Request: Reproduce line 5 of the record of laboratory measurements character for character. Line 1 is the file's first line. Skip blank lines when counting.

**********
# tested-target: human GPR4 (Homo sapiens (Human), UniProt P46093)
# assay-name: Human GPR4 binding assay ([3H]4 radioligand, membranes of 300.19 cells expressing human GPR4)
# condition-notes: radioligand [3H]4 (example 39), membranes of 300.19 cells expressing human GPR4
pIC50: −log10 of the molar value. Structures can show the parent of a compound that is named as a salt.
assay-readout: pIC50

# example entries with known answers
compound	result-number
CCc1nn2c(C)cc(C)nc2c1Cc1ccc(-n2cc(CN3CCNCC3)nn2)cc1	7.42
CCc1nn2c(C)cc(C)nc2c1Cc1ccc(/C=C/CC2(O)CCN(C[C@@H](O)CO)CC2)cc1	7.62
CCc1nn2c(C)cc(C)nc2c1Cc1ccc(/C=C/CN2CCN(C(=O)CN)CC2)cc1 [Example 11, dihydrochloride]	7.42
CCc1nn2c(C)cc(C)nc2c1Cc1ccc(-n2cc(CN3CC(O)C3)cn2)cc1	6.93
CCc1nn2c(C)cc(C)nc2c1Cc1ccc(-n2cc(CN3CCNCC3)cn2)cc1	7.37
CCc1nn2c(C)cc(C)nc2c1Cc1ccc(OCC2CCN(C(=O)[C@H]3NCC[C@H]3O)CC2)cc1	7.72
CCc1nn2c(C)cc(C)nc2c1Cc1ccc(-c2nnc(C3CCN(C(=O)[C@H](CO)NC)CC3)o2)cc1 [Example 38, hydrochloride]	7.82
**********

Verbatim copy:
assay-readout: pIC50